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Original Research

Persistent Neuropsychological Deficit in Euthymic Bipolar Patients: Executive Function as a Core Deficit

Maria Mur, MD; Maria J. Portella, PhD; Anabel Martí­nez-Arán, PhD; Josep Pifarré, MD, PhD; and Eduard Vieta, MD, PhD

Published: July 16, 2007

Article Abstract

Objective: To characterize neuropsychological deficits during the euthymic phase in a sample of bipolar outpatients treated with lithium as the principal mood-stabilizer medication. We sought to determine cognitive functioning of typical bipolar outpatients treated in clinical settings.

Method: Forty-four stable outpatients, fulfilling criteria of bipolar disorder (DSM-IV), were consecutively recruited from a defined catchment area and compared with 46 healthy matched controls in 2003. Patients were remitted for at least 3 months and euthymic (Hamilton Rating Scale for Depression score < 8 and Young Mania Rating Scale score < 6 for at least 3 months). They were receiving lithium as monotherapy (45.5%) or combined with other psychotropic medication (54.5%). Neuropsychological assessment was performed by means of a neuropsychological test battery tapping into the main cognitive domains (executive function, attention, processing speed, verbal memory, and visual memory).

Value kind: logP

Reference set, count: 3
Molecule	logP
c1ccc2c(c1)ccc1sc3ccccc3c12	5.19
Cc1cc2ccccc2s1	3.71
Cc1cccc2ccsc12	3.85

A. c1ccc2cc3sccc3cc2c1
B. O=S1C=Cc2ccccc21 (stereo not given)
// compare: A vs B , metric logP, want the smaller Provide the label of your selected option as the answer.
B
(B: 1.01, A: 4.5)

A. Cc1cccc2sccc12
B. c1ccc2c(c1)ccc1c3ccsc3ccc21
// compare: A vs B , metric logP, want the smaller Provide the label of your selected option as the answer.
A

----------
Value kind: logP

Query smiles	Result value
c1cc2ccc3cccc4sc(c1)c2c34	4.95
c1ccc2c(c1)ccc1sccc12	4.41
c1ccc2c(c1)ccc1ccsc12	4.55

Results: Multivariate analysis of variance showed that euthymic bipolar patients performed significantly worse than controls in measures of executive function (F = 2.57, df = 4,82; p = .04) and inhibition (F = 3.83, df = 2,84; p = .03), after controlling for subclinical symptomatology, years of education, and premorbid intelligence quotient. Processing speed also differed significantly between groups (F = 3.73, df = 2,84; p = .03). The subgroup of patients on lithium monotherapy (45.5%) differed significantly from healthy matched controls on tasks of lack of inhibition (F = 5.8, df = 2,36; p = .007). Executive tasks showed between-subject effects.

Conclusions: These results suggest that impaired executive function and loss of inhibition might be an important feature of bipolar disorder regardless of the severity of the disease or the effects of medication. Also, these executive-type cognitive traits may constitute an endophenotype for further studies on the etiology of bipolar disorder.

Volume: 68

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